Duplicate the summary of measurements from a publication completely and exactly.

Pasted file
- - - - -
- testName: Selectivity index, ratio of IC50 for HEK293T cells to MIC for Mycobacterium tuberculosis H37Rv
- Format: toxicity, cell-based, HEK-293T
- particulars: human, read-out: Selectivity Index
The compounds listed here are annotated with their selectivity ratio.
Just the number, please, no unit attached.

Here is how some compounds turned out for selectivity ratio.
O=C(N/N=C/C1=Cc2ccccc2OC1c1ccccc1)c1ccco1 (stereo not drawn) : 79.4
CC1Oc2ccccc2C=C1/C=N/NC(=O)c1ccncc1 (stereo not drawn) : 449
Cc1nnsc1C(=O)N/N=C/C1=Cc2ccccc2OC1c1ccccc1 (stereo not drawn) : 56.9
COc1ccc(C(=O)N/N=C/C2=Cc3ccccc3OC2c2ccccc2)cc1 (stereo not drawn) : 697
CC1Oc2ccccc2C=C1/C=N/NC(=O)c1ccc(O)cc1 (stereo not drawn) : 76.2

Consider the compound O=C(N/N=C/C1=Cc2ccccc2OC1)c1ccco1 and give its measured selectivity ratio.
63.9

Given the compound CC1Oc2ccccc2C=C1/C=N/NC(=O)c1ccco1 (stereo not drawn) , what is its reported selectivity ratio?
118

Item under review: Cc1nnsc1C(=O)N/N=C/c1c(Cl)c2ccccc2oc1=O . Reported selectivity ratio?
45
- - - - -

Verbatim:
- testName: Selectivity index, ratio of IC50 for HEK293T cells to MIC for Mycobacterium tuberculosis H37Rv
- Format: toxicity, cell-based, HEK-293T
- particulars: human, read-out: Selectivity Index
The compounds listed here are annotated with their selectivity ratio.
Just the number, please, no unit attached.

Here is how some compounds turned out for selectivity ratio.
O=C(N/N=C/C1=Cc2ccccc2OC1c1ccccc1)c1ccco1 (stereo not drawn) : 79.4
CC1Oc2ccccc2C=C1/C=N/NC(=O)c1ccncc1 (stereo not drawn) : 449
Cc1nnsc1C(=O)N/N=C/C1=Cc2ccccc2OC1c1ccccc1 (stereo not drawn) : 56.9
COc1ccc(C(=O)N/N=C/C2=Cc3ccccc3OC2c2ccccc2)cc1 (stereo not drawn) : 697
CC1Oc2ccccc2C=C1/C=N/NC(=O)c1ccc(O)cc1 (stereo not drawn) : 76.2

Consider the compound O=C(N/N=C/C1=Cc2ccccc2OC1)c1ccco1 and give its measured selectivity ratio.
63.9

Given the compound CC1Oc2ccccc2C=C1/C=N/NC(=O)c1ccco1 (stereo not drawn) , what is its reported selectivity ratio?
118

Item under review: Cc1nnsc1C(=O)N/N=C/c1c(Cl)c2ccccc2oc1=O . Reported selectivity ratio?
45